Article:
Would we stop having car shows if someone was hurt by a car at the fairgrounds due to them "Lighting Up" their tires? NO! This was a waste of time and We should have the right to have Gun Shows if it is supported by the people. By the attendance of Gun Shows I would say it is a YES.


 +   Like this comment
Posted by Dwaine Taylor
a resident of Livermore
on Mar 24, 2012 at 4:09 pm

Can you imagine test driving a car that is tethered? Getting the feel of a gun that is tethered is just as ridiculous. Congratulations to Judge Kozinski for leaving yet another jack-booted hoof print on trampled citizenry.


 +   Like this comment
Posted by curious
a resident of Another Pleasanton neighborhood
on Mar 25, 2012 at 2:16 pm

wooooho. 'bout time!


 +   Like this comment
Posted by Vicki Broset
a resident of another community
on Mar 27, 2012 at 2:44 pm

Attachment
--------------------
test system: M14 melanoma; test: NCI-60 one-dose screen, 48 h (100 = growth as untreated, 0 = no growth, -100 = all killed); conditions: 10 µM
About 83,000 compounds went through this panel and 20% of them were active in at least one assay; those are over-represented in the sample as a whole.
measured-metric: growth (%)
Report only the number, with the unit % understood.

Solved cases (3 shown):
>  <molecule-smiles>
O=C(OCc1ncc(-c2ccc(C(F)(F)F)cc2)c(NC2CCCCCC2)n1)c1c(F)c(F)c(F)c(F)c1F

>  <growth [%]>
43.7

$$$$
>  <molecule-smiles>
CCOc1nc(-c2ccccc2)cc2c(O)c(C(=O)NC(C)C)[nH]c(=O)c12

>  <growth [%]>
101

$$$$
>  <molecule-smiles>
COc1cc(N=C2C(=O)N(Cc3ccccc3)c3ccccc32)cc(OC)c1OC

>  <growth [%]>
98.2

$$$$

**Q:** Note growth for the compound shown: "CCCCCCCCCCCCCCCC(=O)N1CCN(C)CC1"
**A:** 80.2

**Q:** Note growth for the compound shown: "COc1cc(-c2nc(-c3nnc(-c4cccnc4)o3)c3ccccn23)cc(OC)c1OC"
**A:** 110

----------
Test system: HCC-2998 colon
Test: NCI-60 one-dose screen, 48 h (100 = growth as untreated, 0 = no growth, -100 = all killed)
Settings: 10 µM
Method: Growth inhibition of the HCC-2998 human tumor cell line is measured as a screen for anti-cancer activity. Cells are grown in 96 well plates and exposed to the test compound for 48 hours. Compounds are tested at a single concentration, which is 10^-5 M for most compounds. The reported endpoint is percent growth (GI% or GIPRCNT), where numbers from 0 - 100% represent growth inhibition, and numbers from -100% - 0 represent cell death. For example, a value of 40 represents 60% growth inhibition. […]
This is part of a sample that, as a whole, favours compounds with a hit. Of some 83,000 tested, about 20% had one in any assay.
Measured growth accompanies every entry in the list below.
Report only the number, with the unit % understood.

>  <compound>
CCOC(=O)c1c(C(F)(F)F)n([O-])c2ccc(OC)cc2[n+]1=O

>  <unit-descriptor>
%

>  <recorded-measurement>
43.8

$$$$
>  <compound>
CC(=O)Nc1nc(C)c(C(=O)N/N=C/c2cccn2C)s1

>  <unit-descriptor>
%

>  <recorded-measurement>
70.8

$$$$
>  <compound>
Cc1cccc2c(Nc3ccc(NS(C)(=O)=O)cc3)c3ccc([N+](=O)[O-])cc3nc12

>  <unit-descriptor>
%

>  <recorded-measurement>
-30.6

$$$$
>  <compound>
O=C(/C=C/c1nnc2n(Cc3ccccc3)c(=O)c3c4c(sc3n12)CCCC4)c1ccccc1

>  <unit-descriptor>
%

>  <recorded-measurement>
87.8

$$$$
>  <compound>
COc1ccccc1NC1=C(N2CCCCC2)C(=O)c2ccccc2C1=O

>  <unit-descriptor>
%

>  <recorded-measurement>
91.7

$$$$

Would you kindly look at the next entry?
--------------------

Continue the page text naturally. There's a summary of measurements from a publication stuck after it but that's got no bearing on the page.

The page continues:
I had attended many gun shows when they were at the fairgrounds in Pleasanton and not one time was there ever a problem. So why were they punished for the fair times' situation and Mary Kings push to ban gun shows? It really was wrong and a restraint of trade to the promoters and each individual that set up and brought revenue to that community. It wasn't just firearms, it was coins, jewelry, ammo, safes, sporting goods, accessories, jerky, knives, and just so much more, something for everyone and always busy. Personally a lesson needs to be taught to Alameda County that they can't keep doing this to people, especially when the fairgrounds are for the public. I hope the Nordyke's get all they deserve after their long hard fight. This wasn't a fight just for themselves, but a fight for the people's rights in the state of CA. Had the Nordykes not done this, do people realize what could have happened all over? Kiss your 2nd admendmentrights goodbye. There is so much that people don't realize if they don't read into all of it. That's why they have fought this so hard. Thank-you to Russ & Sallie Nordyke, and their lawyer Don Kilmer!